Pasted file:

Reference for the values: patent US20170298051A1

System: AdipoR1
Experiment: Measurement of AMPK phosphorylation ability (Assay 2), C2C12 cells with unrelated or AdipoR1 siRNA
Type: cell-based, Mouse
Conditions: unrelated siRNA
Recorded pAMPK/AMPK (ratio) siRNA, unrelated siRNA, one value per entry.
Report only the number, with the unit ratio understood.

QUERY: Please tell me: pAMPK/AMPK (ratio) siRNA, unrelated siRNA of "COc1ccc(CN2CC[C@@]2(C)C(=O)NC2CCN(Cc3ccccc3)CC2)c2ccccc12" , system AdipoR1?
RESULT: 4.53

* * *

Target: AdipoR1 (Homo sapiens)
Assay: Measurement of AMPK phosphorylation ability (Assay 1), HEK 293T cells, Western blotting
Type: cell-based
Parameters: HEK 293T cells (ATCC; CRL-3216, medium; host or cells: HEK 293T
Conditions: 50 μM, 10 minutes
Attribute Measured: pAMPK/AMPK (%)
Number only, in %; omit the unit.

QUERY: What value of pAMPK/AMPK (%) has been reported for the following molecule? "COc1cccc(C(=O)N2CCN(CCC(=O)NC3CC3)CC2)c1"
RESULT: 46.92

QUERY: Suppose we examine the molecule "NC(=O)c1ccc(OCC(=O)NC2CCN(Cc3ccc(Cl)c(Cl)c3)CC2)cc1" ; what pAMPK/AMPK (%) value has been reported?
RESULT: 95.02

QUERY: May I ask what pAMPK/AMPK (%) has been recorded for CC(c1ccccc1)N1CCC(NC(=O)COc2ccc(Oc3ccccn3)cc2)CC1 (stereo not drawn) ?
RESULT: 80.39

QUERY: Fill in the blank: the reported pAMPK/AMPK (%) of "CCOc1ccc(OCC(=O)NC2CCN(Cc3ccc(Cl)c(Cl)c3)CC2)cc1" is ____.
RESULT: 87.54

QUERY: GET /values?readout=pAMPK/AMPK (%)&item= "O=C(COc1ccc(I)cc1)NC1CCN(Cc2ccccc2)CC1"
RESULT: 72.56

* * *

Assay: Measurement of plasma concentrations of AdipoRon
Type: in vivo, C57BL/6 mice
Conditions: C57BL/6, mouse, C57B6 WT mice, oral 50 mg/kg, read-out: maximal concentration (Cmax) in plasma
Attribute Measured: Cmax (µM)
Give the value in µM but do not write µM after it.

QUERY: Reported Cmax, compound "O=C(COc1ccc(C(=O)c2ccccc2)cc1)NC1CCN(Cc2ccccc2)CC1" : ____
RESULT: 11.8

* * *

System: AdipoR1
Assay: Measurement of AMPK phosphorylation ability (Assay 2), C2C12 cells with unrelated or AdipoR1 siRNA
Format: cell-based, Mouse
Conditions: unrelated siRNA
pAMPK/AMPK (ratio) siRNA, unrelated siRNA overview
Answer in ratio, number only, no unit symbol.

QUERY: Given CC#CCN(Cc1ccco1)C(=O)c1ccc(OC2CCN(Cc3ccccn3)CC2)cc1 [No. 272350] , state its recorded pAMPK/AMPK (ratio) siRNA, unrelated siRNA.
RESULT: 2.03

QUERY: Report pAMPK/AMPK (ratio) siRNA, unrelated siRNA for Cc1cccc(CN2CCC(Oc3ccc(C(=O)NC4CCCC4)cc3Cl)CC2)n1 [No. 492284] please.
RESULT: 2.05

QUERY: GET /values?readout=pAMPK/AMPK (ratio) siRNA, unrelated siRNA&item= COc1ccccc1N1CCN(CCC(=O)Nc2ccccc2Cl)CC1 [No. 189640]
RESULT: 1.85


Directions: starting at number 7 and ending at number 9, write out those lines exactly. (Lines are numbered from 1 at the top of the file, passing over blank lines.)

Report only the number, with the unit ratio understood.

QUERY: Please tell me: pAMPK/AMPK (ratio) siRNA, unrelated siRNA of "COc1ccc(CN2CC[C@@]2(C)C(=O)NC2CCN(Cc3ccccc3)CC2)c2ccccc12" , system AdipoR1?
RESULT: 4.53